tagged beat-down warehouses,
scrutiny from rats & bums, night owls, kin.
how is it to be mythic, now, over
one hundred million dollars for clarifying desert dichotomies
with your blood traces, nerve sauce, & sinew?
It’s you in paint, crayon. pundits talk of a fractured
psyche like they know of rags, but your speculations, of words-made-flesh, of PLUTO,
belie their conclusions. You’re a planet, a god of death.
you saw & verbalized LEECHES, FLEAS, & PARASITES
attacking the FLESH of a MALE TORSO,
kafka’s penal-colony machine made visceral.
as you wished, you’re an African presence, a seer
confirming an existence some will pay for but never wash away,
who will pay no mind but surely money.
you, nomad of your own body, finder of self-meaning,
marks & gestures quickening within a caring eye, archaeologist,
lost to most in some private collection.
Darren Lyons is currently an MFA student in the Creative Writing Program of The New School in New York, NY. Recently, his poems were published in Chronogram and The Inquisitive Eater, and a poetry/painting project of his was featured on The Best American Poetry Blog. One of Darren's short stories and another poem were published in the 2016 and 2017 editions, respectively, of Stonesthrow Review.
You painted this studio a radiant scarlet –
a luminous sunset
spreading joy with increasing abandonment.
The glass is empty, not your plate.
Absorbed in your creations I wait,
thinking you will walk in any moment,
start sharing stories of paintings on paintings,
remind me that creativity takes courage.
Uncovering the blue and yellow beneath the red,
I note the walls were white,
you changed the colours until they felt right.
Your signature is everywhere,
the way you fit things to make a whole.
While working you never try to think, only feel
and connect – woman and man, earth and sky,
tree like a human body, human body like a cathedral,
studio like a private universe. Art the only thing
that matters once it stops hurting.
The green blue light of the window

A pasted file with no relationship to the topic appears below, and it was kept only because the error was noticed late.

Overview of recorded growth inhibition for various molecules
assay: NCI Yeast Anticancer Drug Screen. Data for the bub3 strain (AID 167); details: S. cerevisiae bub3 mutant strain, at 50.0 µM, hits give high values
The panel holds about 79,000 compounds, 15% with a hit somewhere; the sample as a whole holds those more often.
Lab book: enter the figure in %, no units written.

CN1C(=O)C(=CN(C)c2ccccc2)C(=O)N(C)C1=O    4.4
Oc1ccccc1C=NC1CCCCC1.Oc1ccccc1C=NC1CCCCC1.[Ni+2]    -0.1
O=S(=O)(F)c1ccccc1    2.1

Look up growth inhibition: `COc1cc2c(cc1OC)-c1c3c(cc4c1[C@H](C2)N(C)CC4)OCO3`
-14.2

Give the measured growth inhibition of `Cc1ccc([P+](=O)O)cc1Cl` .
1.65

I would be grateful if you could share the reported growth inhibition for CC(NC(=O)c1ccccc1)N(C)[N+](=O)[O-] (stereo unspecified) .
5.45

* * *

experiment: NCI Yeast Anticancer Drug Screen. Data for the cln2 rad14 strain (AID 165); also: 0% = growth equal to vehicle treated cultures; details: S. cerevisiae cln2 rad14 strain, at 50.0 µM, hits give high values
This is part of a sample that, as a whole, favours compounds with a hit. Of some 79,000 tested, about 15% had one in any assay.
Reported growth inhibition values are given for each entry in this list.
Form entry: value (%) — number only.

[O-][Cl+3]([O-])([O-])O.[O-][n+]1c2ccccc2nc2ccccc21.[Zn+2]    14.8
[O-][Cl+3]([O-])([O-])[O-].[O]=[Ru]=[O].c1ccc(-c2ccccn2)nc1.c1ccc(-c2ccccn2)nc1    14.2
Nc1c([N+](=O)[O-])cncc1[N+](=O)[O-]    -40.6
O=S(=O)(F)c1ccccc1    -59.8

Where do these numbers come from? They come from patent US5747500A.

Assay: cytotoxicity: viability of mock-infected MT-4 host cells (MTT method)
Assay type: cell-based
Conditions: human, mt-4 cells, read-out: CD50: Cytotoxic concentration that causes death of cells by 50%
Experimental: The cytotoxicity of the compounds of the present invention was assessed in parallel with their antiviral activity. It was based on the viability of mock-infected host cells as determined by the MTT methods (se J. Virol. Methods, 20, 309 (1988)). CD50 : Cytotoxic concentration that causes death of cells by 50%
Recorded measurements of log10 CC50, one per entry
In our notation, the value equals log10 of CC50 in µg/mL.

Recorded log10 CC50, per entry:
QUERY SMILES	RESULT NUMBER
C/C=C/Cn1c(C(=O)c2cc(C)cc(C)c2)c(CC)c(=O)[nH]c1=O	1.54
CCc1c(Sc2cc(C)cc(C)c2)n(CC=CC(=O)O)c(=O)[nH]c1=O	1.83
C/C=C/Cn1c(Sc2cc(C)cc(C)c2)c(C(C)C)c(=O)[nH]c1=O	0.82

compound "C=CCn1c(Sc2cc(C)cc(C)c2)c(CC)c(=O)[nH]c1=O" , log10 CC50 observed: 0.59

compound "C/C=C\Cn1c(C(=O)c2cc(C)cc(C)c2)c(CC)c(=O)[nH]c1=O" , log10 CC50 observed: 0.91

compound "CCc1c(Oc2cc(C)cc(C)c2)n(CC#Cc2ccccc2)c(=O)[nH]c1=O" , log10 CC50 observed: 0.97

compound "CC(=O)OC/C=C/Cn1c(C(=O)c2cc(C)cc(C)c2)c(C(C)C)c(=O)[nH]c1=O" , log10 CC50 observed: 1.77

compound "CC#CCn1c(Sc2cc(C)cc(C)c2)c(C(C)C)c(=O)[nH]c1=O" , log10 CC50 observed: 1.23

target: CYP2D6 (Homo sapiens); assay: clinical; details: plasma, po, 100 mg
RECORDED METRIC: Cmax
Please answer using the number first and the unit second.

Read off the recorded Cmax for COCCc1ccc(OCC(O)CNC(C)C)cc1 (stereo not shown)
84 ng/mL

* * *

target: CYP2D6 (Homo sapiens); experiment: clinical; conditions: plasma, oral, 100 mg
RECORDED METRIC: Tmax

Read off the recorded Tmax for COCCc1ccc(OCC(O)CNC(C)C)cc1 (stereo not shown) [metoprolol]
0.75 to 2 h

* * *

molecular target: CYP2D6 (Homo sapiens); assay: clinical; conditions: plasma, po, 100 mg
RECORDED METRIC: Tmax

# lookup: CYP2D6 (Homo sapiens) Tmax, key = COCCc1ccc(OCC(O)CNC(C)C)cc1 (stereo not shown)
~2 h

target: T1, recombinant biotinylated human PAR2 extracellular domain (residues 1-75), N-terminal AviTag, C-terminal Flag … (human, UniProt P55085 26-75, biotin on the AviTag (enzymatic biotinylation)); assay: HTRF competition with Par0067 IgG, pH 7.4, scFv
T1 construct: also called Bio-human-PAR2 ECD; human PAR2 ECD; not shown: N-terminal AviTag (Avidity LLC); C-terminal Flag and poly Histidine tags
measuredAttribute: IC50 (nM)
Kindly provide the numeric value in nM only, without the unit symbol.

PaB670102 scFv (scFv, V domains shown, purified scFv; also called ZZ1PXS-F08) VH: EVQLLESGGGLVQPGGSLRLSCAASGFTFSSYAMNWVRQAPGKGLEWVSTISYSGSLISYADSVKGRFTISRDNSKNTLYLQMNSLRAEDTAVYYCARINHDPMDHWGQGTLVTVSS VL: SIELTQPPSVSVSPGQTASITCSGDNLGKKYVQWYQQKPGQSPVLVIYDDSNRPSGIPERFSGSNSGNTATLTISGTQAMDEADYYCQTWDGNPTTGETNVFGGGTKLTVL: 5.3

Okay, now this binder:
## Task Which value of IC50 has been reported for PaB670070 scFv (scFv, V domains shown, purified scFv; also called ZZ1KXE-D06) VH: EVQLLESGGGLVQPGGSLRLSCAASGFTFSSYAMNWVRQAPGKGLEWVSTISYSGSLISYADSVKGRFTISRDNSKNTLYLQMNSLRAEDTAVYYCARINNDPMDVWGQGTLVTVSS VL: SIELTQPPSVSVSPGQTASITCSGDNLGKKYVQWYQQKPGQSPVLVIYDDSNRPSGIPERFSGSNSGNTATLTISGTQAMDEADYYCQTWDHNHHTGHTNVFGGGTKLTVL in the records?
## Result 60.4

intensifies the interior where memory
is suspended like the grandfather clock
whose face has no hands –
the fathomless mirror reflects no illusions.
An open box of crayons offer paradise
contained in this world within worlds of yours,
teaching me how to lose and find myself in art.
This poem first appeared in Shanta Acharya's book, Imagine: New and Selected Poems (Harper Collins India).
Shanta Acharya is the author of eleven books, her publications range from poetry, literary criticism and fiction to finance. Her poems have appeared in major journals and anthologies. Her latest, Imagine: New and Selected Poems, is published by HarperCollins India, 2017). www.shantaacharya.com
I follow your gaze, you study my flesh
as your paintbrush strokes me onto canvas.
You search every contour of my body
and with an urgent need to capture me
you conjure me up, close enough to touch,
and with the sweeping bristles of your brush
you smudge in my hair with dabs of Lamp Black,
then with your knife you scrape some of it back.
You slap oil paint onto palette and mix
Zinc White with a hint of red to make pink,
then you add yellow and a dot of green;
with colour control you flesh in my skin.
You, with expressive spontaneity,
smear me in paint, mark me your territory.
Helen Heery took up writing six years ago but is relatively new to submitting poems to magazines. However, two of her poems appear in Gazing at Gaia, an anthology published in 2017 by Manchester poets in support of The Manchester Buddhist Centre.
This flower's like floating
on the moon, drifting in and out
of dreams. I am a little afraid
of all this space to be myself.
From behind the petals, I see
draw strings and scaffolds,
the magician's hat. I would have
preferred uninitiated awe.
Nuclear weapons scare me still
even though Reagan is dead, the bombs broken
into pieces we could carry in our pockets.
O'Keeffe said she would make flowers so big
New Yorkers would have to stop and see
what she sees in flowers and we all know
what she sees in flowers, the delicate opening
fold upon fold, the pink blush, the way
the shapes stretch to glory.
Today O'Keeffe would do set designs for Gaga.
I got older, slower, sadder,
came down from the clouds and found
acid rain falling. I have less hope
than I did before. I feel the dark unfold.